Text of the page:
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|Fond du Lac, Wisconsin|
|Slogan||People are watching (1970-1972)|
|Channels||Analog: 34 (UHF)|
|Owner||KFIZ Broadcasting Company|
|Founded||August 1, 1968|
(defunct November 30, 1972)
|First air date||August 1, 1968|
|Last air date||November 30, 1972|
|Sister station(s)||KFIZ (AM)|
|Former affiliations||independent station|
KFIZ-TV was an independent television station that operated in Fond du Lac, Wisconsin, from August 1, 1968, to November 30, 1972. The station operated on UHF Channel 34, and was a sister station to KFIZ-AM, which is still in existence.
Given the expense of broadcast quality equipment at the time, KFIZ-TV had to operate with severe limitations. Initially, only programming on 16mm film could be shown in color. Its three studio cameras were black and white, as was its only video tape machine. Later, two color cameras were purchased from International Video Corporation, as well as a color video tape machine (albeit in a non-standard 1" helical-scan format). Thus the only video taped programs that could be broadcast in color were locally produced.
The transmitter was located north of Fond du Lac near the unincorporated community of Johnsburg. It was operated via remote control. The tower, transmitter building, and downtown studios have since been razed. The transmitter site is now part of the Blue Sky Green Field Wind Farm.
A significant amount of local programming was produced outside of the studio (local sports, civic events, etc.). This required cameras, associated control equipment, and (later) the 1" helical-scan video tape machine to be removed from the studio and put in the station's truck.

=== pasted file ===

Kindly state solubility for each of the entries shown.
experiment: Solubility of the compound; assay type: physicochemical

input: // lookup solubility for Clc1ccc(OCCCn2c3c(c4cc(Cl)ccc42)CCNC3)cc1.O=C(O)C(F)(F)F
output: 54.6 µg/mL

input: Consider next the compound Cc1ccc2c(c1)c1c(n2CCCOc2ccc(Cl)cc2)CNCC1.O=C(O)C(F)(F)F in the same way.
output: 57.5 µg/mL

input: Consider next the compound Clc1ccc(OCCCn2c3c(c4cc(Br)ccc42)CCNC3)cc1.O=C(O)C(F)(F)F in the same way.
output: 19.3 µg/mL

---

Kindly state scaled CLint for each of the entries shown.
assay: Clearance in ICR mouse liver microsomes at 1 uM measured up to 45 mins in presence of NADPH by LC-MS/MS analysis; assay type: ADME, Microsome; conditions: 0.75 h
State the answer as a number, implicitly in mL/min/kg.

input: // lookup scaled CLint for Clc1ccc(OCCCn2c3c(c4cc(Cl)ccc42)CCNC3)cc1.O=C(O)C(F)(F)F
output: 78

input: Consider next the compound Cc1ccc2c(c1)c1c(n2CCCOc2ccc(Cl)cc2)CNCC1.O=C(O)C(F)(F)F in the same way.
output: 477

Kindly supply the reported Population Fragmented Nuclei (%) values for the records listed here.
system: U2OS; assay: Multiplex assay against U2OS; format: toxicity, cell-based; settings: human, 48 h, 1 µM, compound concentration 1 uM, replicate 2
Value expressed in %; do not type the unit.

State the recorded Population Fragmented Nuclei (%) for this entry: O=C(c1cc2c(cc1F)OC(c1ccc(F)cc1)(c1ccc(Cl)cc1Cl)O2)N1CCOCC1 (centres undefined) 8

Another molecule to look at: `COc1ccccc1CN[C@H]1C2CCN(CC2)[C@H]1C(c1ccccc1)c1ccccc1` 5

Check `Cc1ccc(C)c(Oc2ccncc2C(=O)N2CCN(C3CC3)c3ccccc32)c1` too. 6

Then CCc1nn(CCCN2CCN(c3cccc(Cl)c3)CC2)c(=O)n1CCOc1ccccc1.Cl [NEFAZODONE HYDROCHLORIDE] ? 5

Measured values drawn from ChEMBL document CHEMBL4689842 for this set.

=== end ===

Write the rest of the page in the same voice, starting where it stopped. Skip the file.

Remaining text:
For live remote broadcasts, the truck was equipped with a microwave transmitter. If the remote site was within the immediate Fond du Lac area, the signal could be sent directly to the downtown master control. If the site was too far away, the truck's signal would be sent to the transmitter (due to its height and height above average area terrain). An engineer would need to be posted at the transmitter to switch input between master control and the remote site.
Some of its programming was relayed from the over-the-air signal of Milwaukee stations. This was accomplished by building a private microwave relay system consisting of a tower near Slinger, WI which captured the over the air signal of the desired station. From there the signal was relayed via Microwave to a repeater tower near Bryon, WI., and finally to the KFIZ master control in downtown Fond du Lac. The motivation for this unique arrangement was two-fold. First, for sports programming (e.g. Milwaukee Brewers) and the occasional network program which had been cleared (i.e.: not broadcast) by an affiliate, KFIZ could not afford the rates then charged by AT&T for microwave relay service. Second, for syndicated programming (e.g. Kup's Show), KFIZ did not have a (then standard) 2" Quad Video Tape Machine with color capabilities. Using the over-the-air system forced KFIZ to schedule such programming at the same time as Milwaukee stations.
KFIZ-AM and KFIZ-TV had the same ownership as Fond du Lac's daily newspaper, the Fond du Lac Commonwealth Reporter. Although this was contrary to regulations, the owners were "grandfathered" due to their cross-media ownership pre-dating the regulations. When the owners decided to sell the entire company, they were obligated to sell the newspaper and broadcast property to separate buyers. The buyer of KFIZ announced that they had no interest in operating the money-losing TV station, so it went dark before the sale closed.
In addition, a contract the TV station had to carry educational programs was in jeopardy when Wisconsin Educational Communications Board was created in 1971 and it was decided to turn Madison's WHA-TV (owned by the University of Wisconsin—Madison Board of Regents) into a statewide network now known as Wisconsin Public Television; WPNE-TV in Green Bay was the first spoke in the network, launching on September 12, 1972, two months before KFIZ-TV went dark, taking away a considerable part of the station's broadcast day and its revenue. The station covered an 11-county area in east-central Wisconsin.
- "A selection from a decade of visits to tower and studio sites in the Northeast and beyond". www.fybush.com. Retrieved 2018-05-26.
- AP (1972-11-29). "Fond du Lac to Lose Station". Wisconsin State Journal. Retrieved 2018-05-26 – via Newspapers.com.
- Broadcasting Magazine, December 4, 1972, p. 40.